Once again, the key to this brush’s performance is a big comb which grabs large volumes of hair, with a curved base that funnels hair right to the comb. It also delivers heat via metal ceramic (MCH) technology; the combination guarantees very fast hair straightening, as it does with Groom+Style’s #1 straightening brush. Heat-up time for the AsaVea is about 60 seconds, slightly longer than it is with the Glamfields but not bad at all.
There are 12 heat settings on this brush with a selectable temperature range from 250-450°, so it can be used on all types of hair even though it’s best on thick locks. However, this model does not generate negative ions, which are the best weapon against frizz and create smoother, shinier hair. (The AsaVea 4 does use ionic technology and sells for a similar price, but the review team prefers the 3.0 because it uses MCH for more consistent heat delivery, doesn’t have brush tips that can catch on hair, and has more heat settings.)
An additional nice touch is that the AsaVea’s has an anti-scald feature similar to the Glamfields, which ensures that the hot brush won’t touch or burn your skin.
3. MiroPure 2-in-1 Ionic Hair Straightener Brush
It wouldn’t be fair to highlight a straightening brush that’s great for thick hair without also selecting a product that’s best for extremely thin or damaged hair. The MiroPure has 16 different heat settings and is capable of reaching 450° to straighten all types of thick and normal hair. What’s most notable, though, is that it can straighten hair at temperatures as low as 170°, perfect for very thin hair that’s likely to be fried at higher temperatures. It’s difficult to find a model suitable for that type of hair; the review team recommends the MiroPure.
The high-density bristles on the professional-style nano comb are designed to prevent curly hair from catching in the teeth. However, that also means straightening your hair can take longer than it does with the Glamsfields or AsaVea, because you may need to make more passes with the brush. Heat-up is fast (60 seconds) and the heat is evenly-distributed thanks to metal ceramic technology. The double-ionic generator works to prevent frizz and split ends.
This model has anti-static control and comes with a heat-resistant glove. You’ve probably guessed by now that the MiroPure, like its major competitors, is only meant for use on dry hair. And it’s usually priced lower than both of the models ranked higher by Groom+Style, making this an excellent alternative to those products.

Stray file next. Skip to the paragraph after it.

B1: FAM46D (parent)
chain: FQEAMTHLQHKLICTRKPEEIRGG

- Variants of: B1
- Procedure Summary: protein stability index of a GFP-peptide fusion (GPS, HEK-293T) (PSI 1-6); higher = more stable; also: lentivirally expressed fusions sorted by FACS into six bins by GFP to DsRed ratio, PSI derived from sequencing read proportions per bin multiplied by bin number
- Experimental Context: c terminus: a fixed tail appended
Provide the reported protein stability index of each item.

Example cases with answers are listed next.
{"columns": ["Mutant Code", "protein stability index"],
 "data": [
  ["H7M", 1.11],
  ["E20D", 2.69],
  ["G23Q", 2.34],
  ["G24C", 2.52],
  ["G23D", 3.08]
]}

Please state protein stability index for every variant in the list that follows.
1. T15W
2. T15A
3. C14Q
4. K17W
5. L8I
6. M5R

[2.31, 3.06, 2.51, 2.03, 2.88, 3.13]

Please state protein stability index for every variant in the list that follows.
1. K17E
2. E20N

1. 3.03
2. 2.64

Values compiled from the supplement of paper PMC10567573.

4. Apalus Brush Hair Straightener
The Apalus Brush Hair Straightener is another flat heated hair brush, primarily for use on dry hair. It applies constant heat when you turn it on, although it takes longer to warm up than models which use metal ceramic heating technology (this one simply uses ceramic plates). It can reach 180°F in 60 seconds, but will take three minutes to hit its top temperature of 450°. That can make this unit frustrating to use if you have to straighten thick hair.
The brush is automatically programmed to operate at 365° which is suitable for delicate hair, but has optional settings for hair with a natural texture (410°) or is very thick or wavy (450°). The brush has no-scald tips, so there are no concerns about the high temperatures damaging your hair or your hands.
The Apalus works relatively quickly, taking approximately ten seconds per pass to straighten most types of hair, although you will have to straighten small sections at a time. That makes it an inexpensive lifesaver if you need a quick straightening before heading off to work. The Apalus hair straightener can also be used as a detangling brush and massager to straighten frizzy or unmanageable hair, if used in conjunction with Agam essential oil or Moroccan oil.
5. Revlon Perfect Heat 2 Inch Tourmaline Ceramic Hot Air Spin Brush
The Revlon Perfect Heat works best on partially dry hair. Hot air blows from inside the brush while the soft bristles spin to take the curl out of your hair. Alternatively, you can leave the ends of your hair curly while straightening the rest. You can also turn off the spin function if desired. The added benefit of a unit that has hot air blown from the inside is that you don’t have to wait for the straightener to heat up.The Revlon 2” Perfect Heat (which also is available in a model that has 1” and 1 ½” brushes instead of the 2” one) is a rotating brush, which more or less combines the effects of a hair dryer and a brush in one appliance. Its ideal use is for styling longer hair or creating greater volume.
The brush has two heat settings, the ability to rotate the bristles in either direction to prevent tangles, and a cold shot button to cool things down when required.